Face Masks Are the New Handkerchiefs, Part II

by: Jack Johnson, Destinations International

Coffee shop barista with face shield

Not long ago I wrote a blog post about Judith Martin/Miss Manners describing the face mask as the new handkerchief. This made a lot of sense to me. The face mask is the new handkerchief in the sense that they are essential these days to reduce the spread of germs when you speak, sing, cough or sneeze. They can be very good for the wearer in the sense that they protect your mouth and nose from particles from other people carrying the COVID-19 virus or from touching your mouth or nose with your own fingers.

But I did point out that they are not fool proof.  They may have side openings limiting their effectiveness. But more importantly, they do not cover your eyes which can be a point of infection just as easily as your nose and mouth.

To me, that was not the point. While wearing masks can be good for you, just like the handkerchief, they are about stopping you from spreading the virus via talking, singing, coughing, or sneezing. They are about you caring about other people.

Well, it turns out that face masks are better for you that I thought. From MarketWatch:

“Do masks really work? Ask the dozens of Starbucks customers who tested positive for COVID-19 in Seoul this month after a woman with coronavirus sat under one of the cafe’s air-conditioners. According to a local news report, at least 56 coronavirus cases have been linked to that one customer. The kicker: The four masked workers avoided infection. The Starbucks...patrons, according to officials, weren’t consistently wearing masks because, of course, it’s hard to enjoy a latte when you can’t access your mouth. “This speaks volumes about the role masks can play,” Ma Sang Hyuk, a pediatric infectious diseases physician in South Korea, explained to Bloomberg News. “Masks may not provide 100% protection, but there’s nothing out there that’s as effective.”

Man wearing face mask

But there is even more information that underscores the importance of face masks in protecting yourself – it turns out the nose is the easiest way for the virus to enter your system. From WEIS Radio (Southern, Country and American Proud!)

“Now a new study is revealing that covering your nose may be just as important as covering your mouth when it comes to protecting yourself from the novel coronavirus. Researchers at the University of North Carolina-Chapel Hill mapped locations in the respiratory tract to see where COVID-19 most likely infiltrates the body and found the cells that line the nose were significantly more likely to become infected and spread virus than the throat or lungs. In addition, they said that part of the reason you could be more likely to get infected through the nose is because COVID-19 infects cells with tiny hairs on them called cilia, which usually helps protects from pathogens.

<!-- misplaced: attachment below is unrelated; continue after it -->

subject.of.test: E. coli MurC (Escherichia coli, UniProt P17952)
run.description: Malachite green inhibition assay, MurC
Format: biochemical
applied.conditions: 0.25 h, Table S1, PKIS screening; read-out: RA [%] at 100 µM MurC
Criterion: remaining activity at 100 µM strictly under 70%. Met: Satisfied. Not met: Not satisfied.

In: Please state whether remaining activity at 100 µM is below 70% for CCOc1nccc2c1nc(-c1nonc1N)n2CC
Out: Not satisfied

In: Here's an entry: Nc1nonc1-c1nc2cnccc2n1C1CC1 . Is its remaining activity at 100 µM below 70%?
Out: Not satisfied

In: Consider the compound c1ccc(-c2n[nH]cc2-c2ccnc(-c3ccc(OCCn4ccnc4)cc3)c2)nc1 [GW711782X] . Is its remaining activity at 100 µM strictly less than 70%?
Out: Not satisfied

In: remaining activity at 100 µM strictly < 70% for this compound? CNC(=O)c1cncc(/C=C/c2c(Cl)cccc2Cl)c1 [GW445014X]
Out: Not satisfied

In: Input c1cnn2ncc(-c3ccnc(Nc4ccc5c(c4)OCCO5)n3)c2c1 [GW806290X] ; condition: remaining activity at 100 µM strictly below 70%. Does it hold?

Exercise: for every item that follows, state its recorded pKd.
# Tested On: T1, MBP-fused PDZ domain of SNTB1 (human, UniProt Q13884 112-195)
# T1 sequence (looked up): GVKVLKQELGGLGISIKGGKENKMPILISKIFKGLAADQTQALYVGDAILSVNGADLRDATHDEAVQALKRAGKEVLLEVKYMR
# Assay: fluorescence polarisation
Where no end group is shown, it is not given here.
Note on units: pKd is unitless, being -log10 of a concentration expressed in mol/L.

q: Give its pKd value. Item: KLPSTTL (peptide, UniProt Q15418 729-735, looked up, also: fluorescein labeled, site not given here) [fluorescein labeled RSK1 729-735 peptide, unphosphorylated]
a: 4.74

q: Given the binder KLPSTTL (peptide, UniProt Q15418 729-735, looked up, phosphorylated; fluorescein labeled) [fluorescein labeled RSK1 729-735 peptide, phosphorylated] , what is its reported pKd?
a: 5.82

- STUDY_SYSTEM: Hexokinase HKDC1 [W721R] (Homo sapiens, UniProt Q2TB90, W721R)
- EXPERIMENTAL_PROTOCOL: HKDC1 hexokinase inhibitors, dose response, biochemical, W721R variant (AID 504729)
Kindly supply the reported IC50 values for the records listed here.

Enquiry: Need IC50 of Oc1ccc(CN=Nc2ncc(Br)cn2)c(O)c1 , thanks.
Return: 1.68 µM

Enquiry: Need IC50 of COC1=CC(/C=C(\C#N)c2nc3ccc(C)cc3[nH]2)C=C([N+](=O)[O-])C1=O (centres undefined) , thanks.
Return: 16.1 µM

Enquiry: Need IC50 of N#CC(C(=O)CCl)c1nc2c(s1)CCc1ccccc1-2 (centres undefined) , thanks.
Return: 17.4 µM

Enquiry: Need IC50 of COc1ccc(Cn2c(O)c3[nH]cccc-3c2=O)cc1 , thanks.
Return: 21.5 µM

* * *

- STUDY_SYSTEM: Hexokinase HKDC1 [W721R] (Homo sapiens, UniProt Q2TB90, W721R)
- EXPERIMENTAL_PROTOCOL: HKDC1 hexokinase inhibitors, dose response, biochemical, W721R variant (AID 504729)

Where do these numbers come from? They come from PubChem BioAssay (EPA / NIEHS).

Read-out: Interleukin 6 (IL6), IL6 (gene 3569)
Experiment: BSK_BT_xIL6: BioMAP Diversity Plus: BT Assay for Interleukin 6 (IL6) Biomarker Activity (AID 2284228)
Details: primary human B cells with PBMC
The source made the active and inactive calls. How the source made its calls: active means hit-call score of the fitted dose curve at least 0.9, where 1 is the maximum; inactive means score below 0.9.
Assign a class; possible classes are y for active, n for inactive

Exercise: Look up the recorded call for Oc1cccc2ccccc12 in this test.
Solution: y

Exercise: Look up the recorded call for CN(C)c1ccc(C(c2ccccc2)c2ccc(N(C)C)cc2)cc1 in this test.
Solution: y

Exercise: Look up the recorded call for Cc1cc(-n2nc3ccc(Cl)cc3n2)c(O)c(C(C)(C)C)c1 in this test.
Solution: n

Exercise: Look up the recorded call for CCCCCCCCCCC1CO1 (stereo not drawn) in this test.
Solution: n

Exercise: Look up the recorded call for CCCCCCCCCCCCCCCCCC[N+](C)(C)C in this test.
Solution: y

“The nose is basically the purveyor of all viral ill,” said Dr. Richard Boucher, director of the Marsico Lung Institute/UNC Cystic Fibrosis Center at UNC-Chapel Hill. “The virus appeared to pick the nose as a fertile ground for infection.” Ellerin called the study “important” and explained that the nasal passage has as many or even more receptors that the virus can use to enter the cell than the throat or in the lungs. Which makes it imperative that people cover their noses, he said.”

And finally there is this from Science Daily stressing the need to wear that mask to protect others.

“Density and temperature are intricately related, and coughs tend to be warmer than their surrounding area. Tapping into this connection, Simha and Rao utilized a technique called schlieren imaging, which visualizes changes in density, to capture pictures of voluntary coughs from five test subjects. By tracking the motion of a cough over successive images, the team estimated velocity and spread of the expelled droplets. Unsurprisingly, they found N95 masks to be the most effective at reducing the horizontal spread of a cough. The N95 masks reduced a cough’s initial velocity by up to a factor of 10 and limit its spread to between 0.1 and 0.25 meters. An uncovered cough, in contrast, can travel up to 3 meters, but even a simple disposable mask can bring this all the way down to 0.5 meters.”

So as I said before, wearing a face mask is about you doing something to help another person. It is about you making a positive difference. It is about you taking action to help others and to help yourself. So please wear masks those in public – at indoor and outdoor spaces with other people present – to free up a hospital bed or to save a life. Or just to show you care and have good manners.

About the Author

Jack Johnson headshot
Jack Johnson
Chief Advocacy Officer
Destinations International
Jack manages the overall public policy operations at Destinations International including member advocacy education and training, development of destination tools and best practices, coalition work with peer organizations, industry research and related public affairs activities. Currently, his work around positioning destination organizations as a shared value in each of their communities and speaking with a new lexicon based on the emotion-driven by those values has made him one of the leading voices of the travel industry.